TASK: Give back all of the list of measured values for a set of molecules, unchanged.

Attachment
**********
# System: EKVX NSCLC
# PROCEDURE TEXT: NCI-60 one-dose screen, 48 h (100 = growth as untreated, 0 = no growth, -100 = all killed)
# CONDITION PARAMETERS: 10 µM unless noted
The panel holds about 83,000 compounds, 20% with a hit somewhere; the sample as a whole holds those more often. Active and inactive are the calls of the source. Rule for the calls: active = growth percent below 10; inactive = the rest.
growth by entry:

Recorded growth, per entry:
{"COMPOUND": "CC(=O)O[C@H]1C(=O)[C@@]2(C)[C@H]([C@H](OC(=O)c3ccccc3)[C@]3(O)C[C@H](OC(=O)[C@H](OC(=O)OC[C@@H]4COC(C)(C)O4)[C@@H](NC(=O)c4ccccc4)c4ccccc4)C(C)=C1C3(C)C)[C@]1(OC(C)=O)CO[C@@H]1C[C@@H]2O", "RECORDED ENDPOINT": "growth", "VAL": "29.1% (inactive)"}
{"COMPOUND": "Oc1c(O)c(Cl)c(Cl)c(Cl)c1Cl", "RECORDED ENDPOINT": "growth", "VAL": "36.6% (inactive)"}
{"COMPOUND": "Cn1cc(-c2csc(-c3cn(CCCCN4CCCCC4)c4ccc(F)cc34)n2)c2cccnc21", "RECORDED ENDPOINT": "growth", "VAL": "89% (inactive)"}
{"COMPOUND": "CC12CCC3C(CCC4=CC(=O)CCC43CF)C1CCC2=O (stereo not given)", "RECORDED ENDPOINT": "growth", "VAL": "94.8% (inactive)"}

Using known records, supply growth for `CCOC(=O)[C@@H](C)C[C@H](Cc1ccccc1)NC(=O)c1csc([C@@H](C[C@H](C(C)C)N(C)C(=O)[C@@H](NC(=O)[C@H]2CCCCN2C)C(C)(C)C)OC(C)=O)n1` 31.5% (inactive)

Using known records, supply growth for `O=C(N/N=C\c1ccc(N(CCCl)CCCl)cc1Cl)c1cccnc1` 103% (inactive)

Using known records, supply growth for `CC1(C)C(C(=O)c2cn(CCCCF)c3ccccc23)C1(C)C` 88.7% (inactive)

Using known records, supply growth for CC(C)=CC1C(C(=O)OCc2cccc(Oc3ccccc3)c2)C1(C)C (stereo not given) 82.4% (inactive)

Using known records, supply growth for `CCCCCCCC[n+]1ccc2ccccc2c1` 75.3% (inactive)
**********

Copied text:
# System: EKVX NSCLC
# PROCEDURE TEXT: NCI-60 one-dose screen, 48 h (100 = growth as untreated, 0 = no growth, -100 = all killed)
# CONDITION PARAMETERS: 10 µM unless noted
The panel holds about 83,000 compounds, 20% with a hit somewhere; the sample as a whole holds those more often. Active and inactive are the calls of the source. Rule for the calls: active = growth percent below 10; inactive = the rest.
growth by entry:

Recorded growth, per entry:
{"COMPOUND": "CC(=O)O[C@H]1C(=O)[C@@]2(C)[C@H]([C@H](OC(=O)c3ccccc3)[C@]3(O)C[C@H](OC(=O)[C@H](OC(=O)OC[C@@H]4COC(C)(C)O4)[C@@H](NC(=O)c4ccccc4)c4ccccc4)C(C)=C1C3(C)C)[C@]1(OC(C)=O)CO[C@@H]1C[C@@H]2O", "RECORDED ENDPOINT": "growth", "VAL": "29.1% (inactive)"}
{"COMPOUND": "Oc1c(O)c(Cl)c(Cl)c(Cl)c1Cl", "RECORDED ENDPOINT": "growth", "VAL": "36.6% (inactive)"}
{"COMPOUND": "Cn1cc(-c2csc(-c3cn(CCCCN4CCCCC4)c4ccc(F)cc34)n2)c2cccnc21", "RECORDED ENDPOINT": "growth", "VAL": "89% (inactive)"}
{"COMPOUND": "CC12CCC3C(CCC4=CC(=O)CCC43CF)C1CCC2=O (stereo not given)", "RECORDED ENDPOINT": "growth", "VAL": "94.8% (inactive)"}

Using known records, supply growth for `CCOC(=O)[C@@H](C)C[C@H](Cc1ccccc1)NC(=O)c1csc([C@@H](C[C@H](C(C)C)N(C)C(=O)[C@@H](NC(=O)[C@H]2CCCCN2C)C(C)(C)C)OC(C)=O)n1` 31.5% (inactive)

Using known records, supply growth for `O=C(N/N=C\c1ccc(N(CCCl)CCCl)cc1Cl)c1cccnc1` 103% (inactive)

Using known records, supply growth for `CC1(C)C(C(=O)c2cn(CCCCF)c3ccccc23)C1(C)C` 88.7% (inactive)

Using known records, supply growth for CC(C)=CC1C(C(=O)OCc2cccc(Oc3ccccc3)c2)C1(C)C (stereo not given) 82.4% (inactive)

Using known records, supply growth for `CCCCCCCC[n+]1ccc2ccccc2c1` 75.3% (inactive)